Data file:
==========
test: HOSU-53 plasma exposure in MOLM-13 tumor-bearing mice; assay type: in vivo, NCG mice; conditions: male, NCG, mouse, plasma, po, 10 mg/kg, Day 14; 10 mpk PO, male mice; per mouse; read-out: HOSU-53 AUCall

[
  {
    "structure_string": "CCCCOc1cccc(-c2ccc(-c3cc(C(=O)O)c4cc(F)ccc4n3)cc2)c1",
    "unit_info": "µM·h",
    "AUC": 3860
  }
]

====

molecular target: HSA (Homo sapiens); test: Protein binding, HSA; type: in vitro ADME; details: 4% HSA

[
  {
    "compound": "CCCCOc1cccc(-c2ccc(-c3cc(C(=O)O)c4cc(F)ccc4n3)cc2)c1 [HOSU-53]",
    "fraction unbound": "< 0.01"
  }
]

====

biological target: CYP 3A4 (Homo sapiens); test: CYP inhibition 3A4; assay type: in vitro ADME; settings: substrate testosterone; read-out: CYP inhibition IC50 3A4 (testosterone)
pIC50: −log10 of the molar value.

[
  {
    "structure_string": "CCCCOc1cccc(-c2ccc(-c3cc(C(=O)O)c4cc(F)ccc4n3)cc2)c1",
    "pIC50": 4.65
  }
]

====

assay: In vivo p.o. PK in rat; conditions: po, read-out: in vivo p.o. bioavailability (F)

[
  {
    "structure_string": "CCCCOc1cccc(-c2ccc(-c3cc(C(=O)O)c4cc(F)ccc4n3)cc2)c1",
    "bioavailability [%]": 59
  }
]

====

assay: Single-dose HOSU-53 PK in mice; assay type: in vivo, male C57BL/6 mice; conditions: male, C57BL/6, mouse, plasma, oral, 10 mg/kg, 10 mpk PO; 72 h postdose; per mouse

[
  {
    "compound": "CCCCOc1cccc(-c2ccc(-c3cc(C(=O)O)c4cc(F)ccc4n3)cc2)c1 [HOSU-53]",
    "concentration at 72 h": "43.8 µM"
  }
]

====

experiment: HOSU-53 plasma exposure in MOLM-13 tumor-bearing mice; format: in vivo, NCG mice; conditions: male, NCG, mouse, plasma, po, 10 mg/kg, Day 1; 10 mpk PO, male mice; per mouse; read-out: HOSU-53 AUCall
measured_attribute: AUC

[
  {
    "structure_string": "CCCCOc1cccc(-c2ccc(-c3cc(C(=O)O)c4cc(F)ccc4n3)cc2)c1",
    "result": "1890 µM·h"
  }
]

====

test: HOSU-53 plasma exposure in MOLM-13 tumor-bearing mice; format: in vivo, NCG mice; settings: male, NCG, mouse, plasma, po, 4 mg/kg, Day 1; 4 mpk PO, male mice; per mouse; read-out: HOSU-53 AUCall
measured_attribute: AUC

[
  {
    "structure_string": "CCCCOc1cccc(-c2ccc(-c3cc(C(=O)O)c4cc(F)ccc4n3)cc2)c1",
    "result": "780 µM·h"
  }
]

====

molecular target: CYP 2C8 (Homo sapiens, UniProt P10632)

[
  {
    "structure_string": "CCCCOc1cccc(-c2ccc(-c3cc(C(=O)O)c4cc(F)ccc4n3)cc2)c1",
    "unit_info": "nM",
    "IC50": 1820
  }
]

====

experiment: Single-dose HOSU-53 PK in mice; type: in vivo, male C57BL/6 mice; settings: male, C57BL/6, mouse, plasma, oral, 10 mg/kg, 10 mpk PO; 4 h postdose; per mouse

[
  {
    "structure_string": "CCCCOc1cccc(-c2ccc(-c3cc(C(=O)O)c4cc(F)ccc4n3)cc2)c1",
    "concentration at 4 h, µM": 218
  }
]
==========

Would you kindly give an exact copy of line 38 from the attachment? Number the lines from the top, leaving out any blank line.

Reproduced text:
    "compound": "CCCCOc1cccc(-c2ccc(-c3cc(C(=O)O)c4cc(F)ccc4n3)cc2)c1 [HOSU-53]",